Would the emphasis on Distancing during this pandemic have a lasting impact on the development of the Global Village? Assuming that we let it be, would the impact be good or bad, academically speaking?
It depends on whether a vaccine is developed. Personally, I would love to see Australia halt immigration for a decade. We have had the highest rate of immigration in the western world for some time and urban centre infrastructure desperately needs time to catch up. However, since immigration boosts annual GDP, creating the illusion of competent economic management, that is unlikely.

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Re: Distancing in the Pandemic on the Global Village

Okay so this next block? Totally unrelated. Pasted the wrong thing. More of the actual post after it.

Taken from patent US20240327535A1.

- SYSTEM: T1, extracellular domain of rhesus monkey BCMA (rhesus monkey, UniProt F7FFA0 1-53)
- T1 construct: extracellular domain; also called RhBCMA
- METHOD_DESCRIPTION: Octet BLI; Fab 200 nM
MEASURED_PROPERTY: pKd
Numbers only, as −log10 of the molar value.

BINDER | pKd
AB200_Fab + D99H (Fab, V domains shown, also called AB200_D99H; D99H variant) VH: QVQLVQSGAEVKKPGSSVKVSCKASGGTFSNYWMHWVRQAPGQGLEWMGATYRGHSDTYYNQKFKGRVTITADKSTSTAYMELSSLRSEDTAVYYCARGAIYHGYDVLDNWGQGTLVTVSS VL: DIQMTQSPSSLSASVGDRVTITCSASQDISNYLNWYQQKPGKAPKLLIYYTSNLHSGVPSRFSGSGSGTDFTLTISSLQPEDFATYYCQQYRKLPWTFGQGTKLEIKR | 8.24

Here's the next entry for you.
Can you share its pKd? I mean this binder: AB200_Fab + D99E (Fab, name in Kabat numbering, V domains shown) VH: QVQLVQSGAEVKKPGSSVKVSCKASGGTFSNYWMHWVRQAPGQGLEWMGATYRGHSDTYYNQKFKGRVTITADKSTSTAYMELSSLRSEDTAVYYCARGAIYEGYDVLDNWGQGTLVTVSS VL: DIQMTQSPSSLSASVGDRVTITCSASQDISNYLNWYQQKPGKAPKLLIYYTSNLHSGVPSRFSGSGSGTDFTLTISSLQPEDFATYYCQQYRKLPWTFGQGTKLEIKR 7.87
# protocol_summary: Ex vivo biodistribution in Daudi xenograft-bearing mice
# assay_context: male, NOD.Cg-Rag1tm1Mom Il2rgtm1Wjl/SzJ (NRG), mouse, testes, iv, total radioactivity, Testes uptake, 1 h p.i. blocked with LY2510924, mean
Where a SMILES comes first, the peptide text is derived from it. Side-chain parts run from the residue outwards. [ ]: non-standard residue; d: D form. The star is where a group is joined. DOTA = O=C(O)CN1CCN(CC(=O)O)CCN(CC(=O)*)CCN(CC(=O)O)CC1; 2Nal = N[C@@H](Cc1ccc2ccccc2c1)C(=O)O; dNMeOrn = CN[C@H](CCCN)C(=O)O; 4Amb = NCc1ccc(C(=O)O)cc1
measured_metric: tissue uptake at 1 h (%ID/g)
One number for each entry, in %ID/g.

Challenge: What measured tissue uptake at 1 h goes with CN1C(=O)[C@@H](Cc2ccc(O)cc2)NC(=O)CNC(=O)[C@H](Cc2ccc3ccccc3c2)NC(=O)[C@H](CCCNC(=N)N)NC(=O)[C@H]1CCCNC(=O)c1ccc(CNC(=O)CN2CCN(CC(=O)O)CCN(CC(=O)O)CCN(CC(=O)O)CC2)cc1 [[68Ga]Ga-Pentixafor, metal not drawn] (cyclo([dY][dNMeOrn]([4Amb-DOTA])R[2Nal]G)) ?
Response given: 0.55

Post by gad-fly » April 11th, 2020, 11:43 pm

Greta wrote:
April 10th, 2020, 5:50 pm
gad-fly wrote:
April 10th, 2020, 11:51 am


Would the emphasis on Distancing during this pandemic have a lasting impact on the development of the Global Village? Assuming that we let it be, would the impact be good or bad, academically speaking?
It depends on whether a vaccine is developed. Personally, I would love to see Australia halt immigration for a decade. We have had the highest rate of immigration in the western world for some time and urban centre infrastructure desperately needs time to catch up. However, since immigration boosts annual GDP, creating the illusion of competent economic management, that is unlikely.
Assuming a vaccine developed, I take you to mean the emphasis on Distancing would fade away. You may be right, though I hope not. Having paid so much in this pandemic, it is not asking too much for us to learn a lesson. What can we learn, optimistically speaking?